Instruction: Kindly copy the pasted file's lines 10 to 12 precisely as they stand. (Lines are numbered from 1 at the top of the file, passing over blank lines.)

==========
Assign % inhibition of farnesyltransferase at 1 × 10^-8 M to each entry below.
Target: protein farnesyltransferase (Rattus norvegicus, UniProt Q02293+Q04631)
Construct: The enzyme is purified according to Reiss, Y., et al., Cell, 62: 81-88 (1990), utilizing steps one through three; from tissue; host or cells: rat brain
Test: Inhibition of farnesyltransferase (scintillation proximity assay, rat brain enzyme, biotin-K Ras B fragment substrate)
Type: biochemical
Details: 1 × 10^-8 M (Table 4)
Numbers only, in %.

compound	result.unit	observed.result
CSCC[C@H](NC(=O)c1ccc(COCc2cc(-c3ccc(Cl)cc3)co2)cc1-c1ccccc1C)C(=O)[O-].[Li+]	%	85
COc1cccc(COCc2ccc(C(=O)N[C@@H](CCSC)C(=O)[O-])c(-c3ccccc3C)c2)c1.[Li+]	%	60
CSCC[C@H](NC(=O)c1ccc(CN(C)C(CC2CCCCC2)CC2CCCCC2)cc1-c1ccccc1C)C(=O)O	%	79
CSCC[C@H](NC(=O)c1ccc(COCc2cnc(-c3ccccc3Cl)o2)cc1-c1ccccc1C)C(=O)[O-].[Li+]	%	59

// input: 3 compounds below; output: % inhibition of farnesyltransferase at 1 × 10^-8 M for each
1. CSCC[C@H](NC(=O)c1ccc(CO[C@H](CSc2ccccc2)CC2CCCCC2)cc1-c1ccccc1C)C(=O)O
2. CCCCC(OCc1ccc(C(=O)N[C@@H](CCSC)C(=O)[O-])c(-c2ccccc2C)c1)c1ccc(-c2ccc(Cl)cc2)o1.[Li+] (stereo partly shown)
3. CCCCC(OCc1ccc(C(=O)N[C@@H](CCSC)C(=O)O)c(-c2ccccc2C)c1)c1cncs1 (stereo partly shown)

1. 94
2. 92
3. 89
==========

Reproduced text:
COc1cccc(COCc2ccc(C(=O)N[C@@H](CCSC)C(=O)[O-])c(-c3ccccc3C)c2)c1.[Li+]	%	60
CSCC[C@H](NC(=O)c1ccc(CN(C)C(CC2CCCCC2)CC2CCCCC2)cc1-c1ccccc1C)C(=O)O	%	79
CSCC[C@H](NC(=O)c1ccc(COCc2cnc(-c3ccccc3Cl)o2)cc1-c1ccccc1C)C(=O)[O-].[Li+]	%	59